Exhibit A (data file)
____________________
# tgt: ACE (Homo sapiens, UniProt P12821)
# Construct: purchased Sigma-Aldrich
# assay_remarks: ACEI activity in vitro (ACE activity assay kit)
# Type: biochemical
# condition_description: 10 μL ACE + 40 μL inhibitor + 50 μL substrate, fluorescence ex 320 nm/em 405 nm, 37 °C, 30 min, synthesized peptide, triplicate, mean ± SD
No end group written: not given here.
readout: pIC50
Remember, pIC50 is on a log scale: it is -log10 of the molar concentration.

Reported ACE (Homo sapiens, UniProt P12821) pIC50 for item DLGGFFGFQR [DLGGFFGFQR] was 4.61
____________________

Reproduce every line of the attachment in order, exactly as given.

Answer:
# tgt: ACE (Homo sapiens, UniProt P12821)
# Construct: purchased Sigma-Aldrich
# assay_remarks: ACEI activity in vitro (ACE activity assay kit)
# Type: biochemical
# condition_description: 10 μL ACE + 40 μL inhibitor + 50 μL substrate, fluorescence ex 320 nm/em 405 nm, 37 °C, 30 min, synthesized peptide, triplicate, mean ± SD
No end group written: not given here.
readout: pIC50
Remember, pIC50 is on a log scale: it is -log10 of the molar concentration.

Reported ACE (Homo sapiens, UniProt P12821) pIC50 for item DLGGFFGFQR [DLGGFFGFQR] was 4.61